This teaching complimented the pioneering work that my university Institute colleagues Laura Dragan and Pierre Ludwick were doing on C++ programming with second-level students.
Note: Most schools that we worked with understandably did not have enough computers to allow the ideal ratio of one/two participants per computer for the Scratch sessions. So we asked schools to write to parents requesting that their child could each week have use of the family laptop (should they have one) in the classroom for the course days.
This initiative was in most cases surprisingly successful.
Scratch is a wonderful programming language developed by the MIT Media Lab in the United States that makes it easy for users to create their own interactive stories, animations, games, music, art and to share these creations on the web.
It has a simple structure that is based around snapping together visual blocks of computer code that control sound, music and images. Hence it is ideally suited for children as it compliments the artistic elements of the primary school curriculum allowing users to bring their artistic skills into a new digital dimension to create computer games, animations and stories.
The kids I taught were infatuated with Scratch and took to it like ducks to water, creating the most amazing animations and interactive games.
Computer Programming Should be a Life Skill for All Children
However it is unbelievable to realise that, when the basis of government economic policy is to create a Knowledge Society, computer coding is not part of the Irish primary or post-primary educational curriculum. Instead schools can only offer the official primitive low-level and out-of-date courses based around teaching students how to use office application software such as word processing and spreadsheets.
It would be funny if it was not so serious to the future of the nation. Of course progressive principals and teachers do offer coding modules. But a few far-sighted individuals in a few schools is not enough. Programming should be a life skill taught to all children. Not providing it in mainstream education is a fundamental flaw that will seriously undermine the chances of building a Smart Economy, which we need if we are to take on the challenges of the 21st century, when the shift of economic power in the Global Village is moving inexorably towards eastern Asia.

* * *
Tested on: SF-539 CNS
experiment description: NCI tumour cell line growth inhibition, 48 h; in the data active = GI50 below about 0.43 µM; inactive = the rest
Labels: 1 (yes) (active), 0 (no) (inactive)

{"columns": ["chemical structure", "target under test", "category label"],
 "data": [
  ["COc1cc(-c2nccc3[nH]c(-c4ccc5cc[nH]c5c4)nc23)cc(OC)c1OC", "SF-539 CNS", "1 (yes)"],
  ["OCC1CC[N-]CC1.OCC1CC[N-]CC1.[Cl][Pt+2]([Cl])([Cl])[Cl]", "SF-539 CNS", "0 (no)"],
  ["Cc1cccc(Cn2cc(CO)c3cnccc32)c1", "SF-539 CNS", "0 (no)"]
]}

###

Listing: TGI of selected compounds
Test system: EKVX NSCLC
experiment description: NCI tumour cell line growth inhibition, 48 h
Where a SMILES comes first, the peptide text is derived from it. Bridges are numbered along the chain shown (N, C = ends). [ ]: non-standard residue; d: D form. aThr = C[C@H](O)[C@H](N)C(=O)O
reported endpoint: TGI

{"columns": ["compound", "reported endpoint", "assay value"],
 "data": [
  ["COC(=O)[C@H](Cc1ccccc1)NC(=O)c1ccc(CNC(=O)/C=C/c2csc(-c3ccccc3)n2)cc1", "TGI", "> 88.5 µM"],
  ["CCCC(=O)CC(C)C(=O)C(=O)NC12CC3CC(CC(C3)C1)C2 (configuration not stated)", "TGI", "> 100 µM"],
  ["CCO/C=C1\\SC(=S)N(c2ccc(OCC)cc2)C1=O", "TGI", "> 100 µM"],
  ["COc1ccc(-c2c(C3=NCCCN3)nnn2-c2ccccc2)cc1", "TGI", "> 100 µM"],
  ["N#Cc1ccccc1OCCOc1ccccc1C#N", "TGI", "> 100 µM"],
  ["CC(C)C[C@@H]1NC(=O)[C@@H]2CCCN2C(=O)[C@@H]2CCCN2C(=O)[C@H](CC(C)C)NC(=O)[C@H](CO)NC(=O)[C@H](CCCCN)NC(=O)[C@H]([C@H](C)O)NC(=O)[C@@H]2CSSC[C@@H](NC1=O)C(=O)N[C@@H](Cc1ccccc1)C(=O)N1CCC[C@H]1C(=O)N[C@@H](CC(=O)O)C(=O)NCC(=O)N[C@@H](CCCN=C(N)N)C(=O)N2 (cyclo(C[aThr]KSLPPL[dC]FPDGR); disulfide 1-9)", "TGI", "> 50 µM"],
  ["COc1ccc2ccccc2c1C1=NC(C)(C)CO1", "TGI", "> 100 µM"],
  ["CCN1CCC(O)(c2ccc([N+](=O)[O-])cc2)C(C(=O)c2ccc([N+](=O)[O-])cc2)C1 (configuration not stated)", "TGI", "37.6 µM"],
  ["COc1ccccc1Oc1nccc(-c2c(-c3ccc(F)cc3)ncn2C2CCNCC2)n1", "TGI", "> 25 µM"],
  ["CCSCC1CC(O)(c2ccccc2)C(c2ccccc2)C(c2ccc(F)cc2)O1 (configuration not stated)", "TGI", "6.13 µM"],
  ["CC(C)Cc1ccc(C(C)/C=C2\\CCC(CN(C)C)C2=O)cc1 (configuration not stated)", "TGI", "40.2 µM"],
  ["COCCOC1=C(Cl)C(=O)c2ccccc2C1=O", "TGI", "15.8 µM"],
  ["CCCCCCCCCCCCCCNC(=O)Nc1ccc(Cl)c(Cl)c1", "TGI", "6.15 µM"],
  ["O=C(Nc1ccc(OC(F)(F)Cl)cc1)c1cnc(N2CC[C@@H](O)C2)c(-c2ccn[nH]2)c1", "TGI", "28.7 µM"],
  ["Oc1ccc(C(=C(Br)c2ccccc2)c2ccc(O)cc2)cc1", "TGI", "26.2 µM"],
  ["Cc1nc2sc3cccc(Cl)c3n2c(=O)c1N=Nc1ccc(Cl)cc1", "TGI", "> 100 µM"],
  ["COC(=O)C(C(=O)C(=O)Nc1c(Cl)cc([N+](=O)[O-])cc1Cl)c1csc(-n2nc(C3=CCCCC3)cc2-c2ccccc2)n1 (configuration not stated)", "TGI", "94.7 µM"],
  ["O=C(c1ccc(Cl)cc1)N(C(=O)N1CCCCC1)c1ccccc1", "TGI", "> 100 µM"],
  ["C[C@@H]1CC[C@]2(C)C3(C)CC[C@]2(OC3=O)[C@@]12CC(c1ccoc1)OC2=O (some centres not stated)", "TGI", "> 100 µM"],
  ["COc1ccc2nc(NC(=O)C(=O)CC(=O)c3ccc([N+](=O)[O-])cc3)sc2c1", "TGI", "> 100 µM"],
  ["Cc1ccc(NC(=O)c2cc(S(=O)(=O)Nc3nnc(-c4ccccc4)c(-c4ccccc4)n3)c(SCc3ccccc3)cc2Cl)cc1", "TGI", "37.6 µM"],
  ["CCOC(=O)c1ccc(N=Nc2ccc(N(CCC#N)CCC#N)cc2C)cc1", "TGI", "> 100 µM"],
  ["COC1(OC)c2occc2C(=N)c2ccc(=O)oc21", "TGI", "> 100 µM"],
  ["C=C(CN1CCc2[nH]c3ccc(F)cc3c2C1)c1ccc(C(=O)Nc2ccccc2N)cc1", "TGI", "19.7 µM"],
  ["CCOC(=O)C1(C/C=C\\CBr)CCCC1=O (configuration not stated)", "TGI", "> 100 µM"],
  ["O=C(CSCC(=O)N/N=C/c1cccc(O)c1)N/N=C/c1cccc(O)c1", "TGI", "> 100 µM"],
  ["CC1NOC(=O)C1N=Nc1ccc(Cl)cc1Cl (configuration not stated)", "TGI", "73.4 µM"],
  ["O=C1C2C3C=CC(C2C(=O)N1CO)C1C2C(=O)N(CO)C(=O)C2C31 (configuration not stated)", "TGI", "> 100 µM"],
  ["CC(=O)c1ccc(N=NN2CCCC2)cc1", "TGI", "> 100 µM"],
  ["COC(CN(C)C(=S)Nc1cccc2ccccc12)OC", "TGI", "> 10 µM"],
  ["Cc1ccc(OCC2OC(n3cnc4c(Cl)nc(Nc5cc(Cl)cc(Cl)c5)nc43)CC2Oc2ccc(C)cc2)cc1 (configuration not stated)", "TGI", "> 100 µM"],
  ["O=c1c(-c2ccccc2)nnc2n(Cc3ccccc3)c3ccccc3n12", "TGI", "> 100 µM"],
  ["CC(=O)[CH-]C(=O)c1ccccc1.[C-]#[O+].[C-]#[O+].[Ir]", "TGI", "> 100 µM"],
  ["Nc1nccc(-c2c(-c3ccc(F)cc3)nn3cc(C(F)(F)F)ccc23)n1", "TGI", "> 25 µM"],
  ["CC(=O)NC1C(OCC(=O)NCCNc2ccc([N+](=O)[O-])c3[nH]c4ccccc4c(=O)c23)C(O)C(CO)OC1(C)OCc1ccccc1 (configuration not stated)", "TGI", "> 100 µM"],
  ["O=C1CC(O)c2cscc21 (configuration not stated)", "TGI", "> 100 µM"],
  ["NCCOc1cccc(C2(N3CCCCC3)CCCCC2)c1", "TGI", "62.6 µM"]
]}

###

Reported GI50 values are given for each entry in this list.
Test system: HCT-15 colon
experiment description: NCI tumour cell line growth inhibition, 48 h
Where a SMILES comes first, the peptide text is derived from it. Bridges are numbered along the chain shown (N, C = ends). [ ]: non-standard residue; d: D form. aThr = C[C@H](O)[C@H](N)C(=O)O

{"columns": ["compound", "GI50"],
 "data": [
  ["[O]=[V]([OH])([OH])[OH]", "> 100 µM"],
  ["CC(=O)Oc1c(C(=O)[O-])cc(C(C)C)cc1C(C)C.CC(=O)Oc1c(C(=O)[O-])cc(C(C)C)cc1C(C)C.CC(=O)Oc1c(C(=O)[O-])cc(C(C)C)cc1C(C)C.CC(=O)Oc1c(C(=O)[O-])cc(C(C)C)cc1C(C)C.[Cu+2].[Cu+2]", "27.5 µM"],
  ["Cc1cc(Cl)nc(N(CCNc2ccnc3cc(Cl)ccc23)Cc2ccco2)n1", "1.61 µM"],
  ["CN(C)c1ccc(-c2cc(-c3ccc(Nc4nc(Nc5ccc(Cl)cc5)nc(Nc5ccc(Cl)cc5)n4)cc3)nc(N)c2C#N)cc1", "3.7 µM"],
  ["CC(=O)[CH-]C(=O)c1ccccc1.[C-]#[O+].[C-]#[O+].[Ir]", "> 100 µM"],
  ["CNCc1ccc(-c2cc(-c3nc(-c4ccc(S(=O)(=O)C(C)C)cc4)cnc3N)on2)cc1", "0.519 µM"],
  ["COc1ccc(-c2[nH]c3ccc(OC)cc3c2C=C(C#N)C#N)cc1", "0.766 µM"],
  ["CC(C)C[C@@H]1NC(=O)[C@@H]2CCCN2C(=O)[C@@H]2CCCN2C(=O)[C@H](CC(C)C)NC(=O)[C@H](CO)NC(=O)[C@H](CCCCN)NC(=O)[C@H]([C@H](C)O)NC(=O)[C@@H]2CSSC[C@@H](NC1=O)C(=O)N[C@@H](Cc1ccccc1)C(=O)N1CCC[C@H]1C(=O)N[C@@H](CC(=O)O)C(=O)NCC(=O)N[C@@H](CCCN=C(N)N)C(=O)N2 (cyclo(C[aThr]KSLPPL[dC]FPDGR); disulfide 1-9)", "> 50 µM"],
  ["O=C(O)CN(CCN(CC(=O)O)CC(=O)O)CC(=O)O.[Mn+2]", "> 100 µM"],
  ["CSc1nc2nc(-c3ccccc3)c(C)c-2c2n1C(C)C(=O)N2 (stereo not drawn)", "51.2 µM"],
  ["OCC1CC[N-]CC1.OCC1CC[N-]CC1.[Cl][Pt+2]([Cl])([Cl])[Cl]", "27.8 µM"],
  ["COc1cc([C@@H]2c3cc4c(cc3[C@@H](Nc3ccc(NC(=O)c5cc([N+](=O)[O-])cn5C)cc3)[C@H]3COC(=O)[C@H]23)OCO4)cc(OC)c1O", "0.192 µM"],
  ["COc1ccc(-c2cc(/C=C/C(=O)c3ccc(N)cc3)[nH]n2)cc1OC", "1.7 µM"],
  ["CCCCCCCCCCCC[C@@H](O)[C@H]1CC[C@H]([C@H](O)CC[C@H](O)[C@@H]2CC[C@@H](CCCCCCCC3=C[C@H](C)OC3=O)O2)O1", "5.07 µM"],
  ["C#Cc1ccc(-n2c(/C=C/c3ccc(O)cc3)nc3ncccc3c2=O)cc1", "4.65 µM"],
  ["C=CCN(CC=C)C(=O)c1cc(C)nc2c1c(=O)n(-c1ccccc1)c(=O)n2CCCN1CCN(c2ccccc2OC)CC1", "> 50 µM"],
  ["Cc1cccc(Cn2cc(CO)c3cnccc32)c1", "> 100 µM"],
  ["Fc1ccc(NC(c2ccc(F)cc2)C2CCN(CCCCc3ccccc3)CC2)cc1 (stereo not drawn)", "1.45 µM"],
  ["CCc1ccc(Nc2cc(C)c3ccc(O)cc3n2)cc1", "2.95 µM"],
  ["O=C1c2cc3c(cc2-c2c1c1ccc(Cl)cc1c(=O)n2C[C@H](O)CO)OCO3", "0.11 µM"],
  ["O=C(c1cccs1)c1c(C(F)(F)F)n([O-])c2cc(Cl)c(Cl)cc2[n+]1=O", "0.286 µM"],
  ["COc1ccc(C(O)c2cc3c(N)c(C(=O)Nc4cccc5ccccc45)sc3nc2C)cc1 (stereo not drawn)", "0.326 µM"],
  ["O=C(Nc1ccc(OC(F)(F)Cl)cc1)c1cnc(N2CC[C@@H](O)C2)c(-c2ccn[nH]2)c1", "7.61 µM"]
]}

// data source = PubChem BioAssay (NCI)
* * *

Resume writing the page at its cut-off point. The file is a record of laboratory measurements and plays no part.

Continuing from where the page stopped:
Of course, the schools will need extra staffing and resources to allow this to happen which means extra state investment. This may seem illogical to some in an era of financial constraints and when educational budgets are been cut.
But we have no choice if we are want to secure a future for our people.
The new Minister for Education, Ruairi Quinn, seems to have a more open attitude towards educational reform than his predecessors. So I intend to organise a cross party delegation of experts to meet with him on this issue of programming in schools.
Like Finland and other visionary countries, we need to invest and to exploit in a sustainable way our own natural resources (human as well as physical) that will allow us to create world class skill-sets and markets. In the case of Ireland, it could be renewable energies (wave and wind), organic agriculture and eco/heritage tourism.
Then there are the bio-medical and information technologies.
Building the Foundations of a Knowledge Economy in Ireland
Throughout the history of mankind, technology has defined our progress. Today Science and Technology research is more important than ever to the national interest. It is needed to attract in outside investment resulting in a growing demand for engineering and computer science graduates as leading IT companies from online gaming to social networking establish major operations in Ireland.
Already we have a number of important advantages. For instance, Ireland is second only to California's Silicon Valley as a world centre of influential technology companies (e.g. 7 of the top 10 Information Communications corporations such as Facebook, Google, IBM, Hewlett-Packard, Intel and Alcatel are located here). Many of these businesses have major R & D operations here.
Galway - An Irish Silicon Valley